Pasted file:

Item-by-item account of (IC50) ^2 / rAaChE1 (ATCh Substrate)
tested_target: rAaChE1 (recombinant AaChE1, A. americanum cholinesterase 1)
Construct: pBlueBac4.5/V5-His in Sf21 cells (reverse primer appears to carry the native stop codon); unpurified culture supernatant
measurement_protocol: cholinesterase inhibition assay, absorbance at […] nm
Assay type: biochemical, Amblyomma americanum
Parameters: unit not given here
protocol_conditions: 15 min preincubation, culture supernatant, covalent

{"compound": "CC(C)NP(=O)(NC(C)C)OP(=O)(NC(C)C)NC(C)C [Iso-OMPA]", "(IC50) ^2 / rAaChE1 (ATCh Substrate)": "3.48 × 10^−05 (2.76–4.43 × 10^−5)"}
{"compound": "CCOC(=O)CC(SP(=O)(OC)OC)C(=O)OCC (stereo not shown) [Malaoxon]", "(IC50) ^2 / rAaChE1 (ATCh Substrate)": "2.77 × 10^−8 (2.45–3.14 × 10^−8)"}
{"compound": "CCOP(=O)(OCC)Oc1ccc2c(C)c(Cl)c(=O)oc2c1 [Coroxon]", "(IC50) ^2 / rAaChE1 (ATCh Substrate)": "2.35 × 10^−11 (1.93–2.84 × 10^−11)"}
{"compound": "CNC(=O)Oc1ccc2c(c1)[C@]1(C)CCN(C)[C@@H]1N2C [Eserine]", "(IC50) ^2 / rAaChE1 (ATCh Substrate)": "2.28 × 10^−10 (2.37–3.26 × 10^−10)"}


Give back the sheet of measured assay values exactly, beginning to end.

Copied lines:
Item-by-item account of (IC50) ^2 / rAaChE1 (ATCh Substrate)
tested_target: rAaChE1 (recombinant AaChE1, A. americanum cholinesterase 1)
Construct: pBlueBac4.5/V5-His in Sf21 cells (reverse primer appears to carry the native stop codon); unpurified culture supernatant
measurement_protocol: cholinesterase inhibition assay, absorbance at […] nm
Assay type: biochemical, Amblyomma americanum
Parameters: unit not given here
protocol_conditions: 15 min preincubation, culture supernatant, covalent

{"compound": "CC(C)NP(=O)(NC(C)C)OP(=O)(NC(C)C)NC(C)C [Iso-OMPA]", "(IC50) ^2 / rAaChE1 (ATCh Substrate)": "3.48 × 10^−05 (2.76–4.43 × 10^−5)"}
{"compound": "CCOC(=O)CC(SP(=O)(OC)OC)C(=O)OCC (stereo not shown) [Malaoxon]", "(IC50) ^2 / rAaChE1 (ATCh Substrate)": "2.77 × 10^−8 (2.45–3.14 × 10^−8)"}
{"compound": "CCOP(=O)(OCC)Oc1ccc2c(C)c(Cl)c(=O)oc2c1 [Coroxon]", "(IC50) ^2 / rAaChE1 (ATCh Substrate)": "2.35 × 10^−11 (1.93–2.84 × 10^−11)"}
{"compound": "CNC(=O)Oc1ccc2c(c1)[C@]1(C)CCN(C)[C@@H]1N2C [Eserine]", "(IC50) ^2 / rAaChE1 (ATCh Substrate)": "2.28 × 10^−10 (2.37–3.26 × 10^−10)"}